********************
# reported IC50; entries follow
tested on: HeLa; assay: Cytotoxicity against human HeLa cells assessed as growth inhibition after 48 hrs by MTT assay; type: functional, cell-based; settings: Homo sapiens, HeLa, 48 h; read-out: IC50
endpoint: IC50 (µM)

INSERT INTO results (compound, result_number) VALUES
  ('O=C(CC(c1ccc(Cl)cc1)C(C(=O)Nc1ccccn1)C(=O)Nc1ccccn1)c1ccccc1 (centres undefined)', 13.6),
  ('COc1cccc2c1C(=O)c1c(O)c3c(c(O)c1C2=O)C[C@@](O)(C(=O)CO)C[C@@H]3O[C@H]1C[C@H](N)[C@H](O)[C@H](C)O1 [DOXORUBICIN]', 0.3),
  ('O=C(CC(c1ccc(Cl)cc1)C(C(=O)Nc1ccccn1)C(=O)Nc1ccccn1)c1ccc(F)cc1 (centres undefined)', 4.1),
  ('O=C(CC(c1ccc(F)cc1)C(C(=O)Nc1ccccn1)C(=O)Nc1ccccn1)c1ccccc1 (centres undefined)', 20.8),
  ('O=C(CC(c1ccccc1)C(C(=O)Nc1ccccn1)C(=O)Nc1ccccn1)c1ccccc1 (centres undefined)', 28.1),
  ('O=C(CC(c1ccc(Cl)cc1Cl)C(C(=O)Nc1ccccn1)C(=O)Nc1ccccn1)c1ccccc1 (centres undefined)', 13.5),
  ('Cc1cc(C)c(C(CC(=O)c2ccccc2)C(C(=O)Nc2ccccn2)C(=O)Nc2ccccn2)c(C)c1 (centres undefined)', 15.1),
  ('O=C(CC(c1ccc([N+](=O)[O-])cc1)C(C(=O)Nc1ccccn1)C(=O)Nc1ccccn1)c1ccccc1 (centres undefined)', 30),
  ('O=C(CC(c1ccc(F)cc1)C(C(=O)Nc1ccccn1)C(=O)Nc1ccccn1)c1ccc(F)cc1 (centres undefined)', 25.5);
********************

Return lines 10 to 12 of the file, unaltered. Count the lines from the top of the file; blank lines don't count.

  ('O=C(CC(c1ccc(Cl)cc1Cl)C(C(=O)Nc1ccccn1)C(=O)Nc1ccccn1)c1ccccc1 (centres undefined)', 13.5),
  ('Cc1cc(C)c(C(CC(=O)c2ccccc2)C(C(=O)Nc2ccccn2)C(=O)Nc2ccccn2)c(C)c1 (centres undefined)', 15.1),
  ('O=C(CC(c1ccc([N+](=O)[O-])cc1)C(C(=O)Nc1ccccn1)C(=O)Nc1ccccn1)c1ccccc1 (centres undefined)', 30),